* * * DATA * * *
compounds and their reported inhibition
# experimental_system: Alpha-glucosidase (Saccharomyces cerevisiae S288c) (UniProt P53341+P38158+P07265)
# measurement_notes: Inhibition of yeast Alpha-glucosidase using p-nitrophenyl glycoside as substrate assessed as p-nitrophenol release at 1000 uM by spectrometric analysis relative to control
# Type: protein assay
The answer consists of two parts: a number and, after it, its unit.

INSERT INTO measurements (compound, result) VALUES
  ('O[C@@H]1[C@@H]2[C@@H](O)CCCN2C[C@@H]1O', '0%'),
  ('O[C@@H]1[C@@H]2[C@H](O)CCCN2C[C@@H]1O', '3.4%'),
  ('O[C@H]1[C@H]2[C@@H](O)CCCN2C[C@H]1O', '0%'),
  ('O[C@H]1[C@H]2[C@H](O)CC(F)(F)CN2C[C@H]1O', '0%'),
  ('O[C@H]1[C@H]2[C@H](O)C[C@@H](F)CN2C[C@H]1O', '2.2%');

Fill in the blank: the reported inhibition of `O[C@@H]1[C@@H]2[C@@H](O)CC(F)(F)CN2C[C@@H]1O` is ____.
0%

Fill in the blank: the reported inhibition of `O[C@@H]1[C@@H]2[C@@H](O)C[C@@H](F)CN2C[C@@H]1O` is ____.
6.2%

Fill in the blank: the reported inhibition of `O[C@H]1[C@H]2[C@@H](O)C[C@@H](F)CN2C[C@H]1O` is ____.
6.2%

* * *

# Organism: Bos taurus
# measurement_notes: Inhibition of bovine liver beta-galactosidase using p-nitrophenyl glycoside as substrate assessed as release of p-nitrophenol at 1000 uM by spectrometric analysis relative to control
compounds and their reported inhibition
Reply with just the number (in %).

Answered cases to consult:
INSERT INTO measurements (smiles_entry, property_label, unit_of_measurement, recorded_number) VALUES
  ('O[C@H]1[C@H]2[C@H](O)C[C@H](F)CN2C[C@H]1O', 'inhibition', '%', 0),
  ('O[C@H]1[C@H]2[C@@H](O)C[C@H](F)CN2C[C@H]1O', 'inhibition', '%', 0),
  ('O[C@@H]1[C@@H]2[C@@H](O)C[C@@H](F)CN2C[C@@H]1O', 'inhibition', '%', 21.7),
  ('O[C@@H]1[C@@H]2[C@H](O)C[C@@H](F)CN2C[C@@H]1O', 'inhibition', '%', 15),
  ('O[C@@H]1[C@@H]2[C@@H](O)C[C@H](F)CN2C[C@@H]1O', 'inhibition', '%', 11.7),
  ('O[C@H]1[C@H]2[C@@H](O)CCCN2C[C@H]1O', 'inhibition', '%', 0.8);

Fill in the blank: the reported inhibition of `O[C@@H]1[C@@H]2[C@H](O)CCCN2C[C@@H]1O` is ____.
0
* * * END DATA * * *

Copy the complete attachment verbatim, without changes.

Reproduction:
compounds and their reported inhibition
# experimental_system: Alpha-glucosidase (Saccharomyces cerevisiae S288c) (UniProt P53341+P38158+P07265)
# measurement_notes: Inhibition of yeast Alpha-glucosidase using p-nitrophenyl glycoside as substrate assessed as p-nitrophenol release at 1000 uM by spectrometric analysis relative to control
# Type: protein assay
The answer consists of two parts: a number and, after it, its unit.

INSERT INTO measurements (compound, result) VALUES
  ('O[C@@H]1[C@@H]2[C@@H](O)CCCN2C[C@@H]1O', '0%'),
  ('O[C@@H]1[C@@H]2[C@H](O)CCCN2C[C@@H]1O', '3.4%'),
  ('O[C@H]1[C@H]2[C@@H](O)CCCN2C[C@H]1O', '0%'),
  ('O[C@H]1[C@H]2[C@H](O)CC(F)(F)CN2C[C@H]1O', '0%'),
  ('O[C@H]1[C@H]2[C@H](O)C[C@@H](F)CN2C[C@H]1O', '2.2%');

Fill in the blank: the reported inhibition of `O[C@@H]1[C@@H]2[C@@H](O)CC(F)(F)CN2C[C@@H]1O` is ____.
0%

Fill in the blank: the reported inhibition of `O[C@@H]1[C@@H]2[C@@H](O)C[C@@H](F)CN2C[C@@H]1O` is ____.
6.2%

Fill in the blank: the reported inhibition of `O[C@H]1[C@H]2[C@@H](O)C[C@@H](F)CN2C[C@H]1O` is ____.
6.2%

* * *

# Organism: Bos taurus
# measurement_notes: Inhibition of bovine liver beta-galactosidase using p-nitrophenyl glycoside as substrate assessed as release of p-nitrophenol at 1000 uM by spectrometric analysis relative to control
compounds and their reported inhibition
Reply with just the number (in %).

Answered cases to consult:
INSERT INTO measurements (smiles_entry, property_label, unit_of_measurement, recorded_number) VALUES
  ('O[C@H]1[C@H]2[C@H](O)C[C@H](F)CN2C[C@H]1O', 'inhibition', '%', 0),
  ('O[C@H]1[C@H]2[C@@H](O)C[C@H](F)CN2C[C@H]1O', 'inhibition', '%', 0),
  ('O[C@@H]1[C@@H]2[C@@H](O)C[C@@H](F)CN2C[C@@H]1O', 'inhibition', '%', 21.7),
  ('O[C@@H]1[C@@H]2[C@H](O)C[C@@H](F)CN2C[C@@H]1O', 'inhibition', '%', 15),
  ('O[C@@H]1[C@@H]2[C@@H](O)C[C@H](F)CN2C[C@@H]1O', 'inhibition', '%', 11.7),
  ('O[C@H]1[C@H]2[C@@H](O)CCCN2C[C@H]1O', 'inhibition', '%', 0.8);

Fill in the blank: the reported inhibition of `O[C@@H]1[C@@H]2[C@H](O)CCCN2C[C@@H]1O` is ____.
0